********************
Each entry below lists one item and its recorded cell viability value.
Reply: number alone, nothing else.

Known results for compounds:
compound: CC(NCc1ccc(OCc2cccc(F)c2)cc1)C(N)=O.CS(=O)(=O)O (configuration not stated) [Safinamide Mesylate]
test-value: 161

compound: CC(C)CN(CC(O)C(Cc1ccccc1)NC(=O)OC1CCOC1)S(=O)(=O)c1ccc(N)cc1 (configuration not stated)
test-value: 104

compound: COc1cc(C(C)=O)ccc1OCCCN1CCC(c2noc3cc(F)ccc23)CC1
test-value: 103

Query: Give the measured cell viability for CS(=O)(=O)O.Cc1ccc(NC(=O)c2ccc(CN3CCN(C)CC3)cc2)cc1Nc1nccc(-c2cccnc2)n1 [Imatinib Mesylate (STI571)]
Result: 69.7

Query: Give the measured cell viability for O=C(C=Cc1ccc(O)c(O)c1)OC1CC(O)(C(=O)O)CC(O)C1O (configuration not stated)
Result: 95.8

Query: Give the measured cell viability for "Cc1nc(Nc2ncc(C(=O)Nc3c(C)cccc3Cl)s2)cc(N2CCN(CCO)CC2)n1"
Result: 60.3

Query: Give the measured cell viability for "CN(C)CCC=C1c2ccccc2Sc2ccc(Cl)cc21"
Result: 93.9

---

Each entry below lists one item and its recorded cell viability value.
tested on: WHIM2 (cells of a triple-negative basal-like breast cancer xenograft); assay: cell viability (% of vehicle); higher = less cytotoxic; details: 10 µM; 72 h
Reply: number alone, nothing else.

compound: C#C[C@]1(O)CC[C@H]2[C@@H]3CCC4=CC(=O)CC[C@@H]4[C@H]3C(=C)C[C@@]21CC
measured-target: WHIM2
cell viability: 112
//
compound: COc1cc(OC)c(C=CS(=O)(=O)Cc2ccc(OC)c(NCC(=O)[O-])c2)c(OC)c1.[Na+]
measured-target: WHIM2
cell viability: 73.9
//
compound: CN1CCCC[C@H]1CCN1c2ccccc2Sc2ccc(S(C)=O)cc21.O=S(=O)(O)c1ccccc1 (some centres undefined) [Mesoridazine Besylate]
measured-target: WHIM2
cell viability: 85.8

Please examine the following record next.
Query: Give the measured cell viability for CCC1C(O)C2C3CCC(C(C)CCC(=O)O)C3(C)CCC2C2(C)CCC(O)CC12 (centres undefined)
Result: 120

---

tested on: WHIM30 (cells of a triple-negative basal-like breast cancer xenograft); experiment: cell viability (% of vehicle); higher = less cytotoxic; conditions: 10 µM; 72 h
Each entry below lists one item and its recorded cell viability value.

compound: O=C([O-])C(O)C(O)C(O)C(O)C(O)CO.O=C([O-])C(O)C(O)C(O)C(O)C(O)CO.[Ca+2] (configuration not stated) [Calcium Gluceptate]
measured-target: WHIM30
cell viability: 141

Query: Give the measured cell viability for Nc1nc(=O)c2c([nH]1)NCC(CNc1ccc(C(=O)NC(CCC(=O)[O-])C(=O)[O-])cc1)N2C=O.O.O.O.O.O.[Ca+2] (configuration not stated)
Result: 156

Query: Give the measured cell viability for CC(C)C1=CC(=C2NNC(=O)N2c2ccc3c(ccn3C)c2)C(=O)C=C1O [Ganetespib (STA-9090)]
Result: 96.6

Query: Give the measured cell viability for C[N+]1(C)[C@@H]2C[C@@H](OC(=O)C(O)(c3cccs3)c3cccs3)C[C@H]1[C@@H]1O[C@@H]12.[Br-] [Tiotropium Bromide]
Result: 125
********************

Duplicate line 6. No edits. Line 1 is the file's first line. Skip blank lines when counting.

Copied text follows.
compound: CC(C)CN(CC(O)C(Cc1ccccc1)NC(=O)OC1CCOC1)S(=O)(=O)c1ccc(N)cc1 (configuration not stated)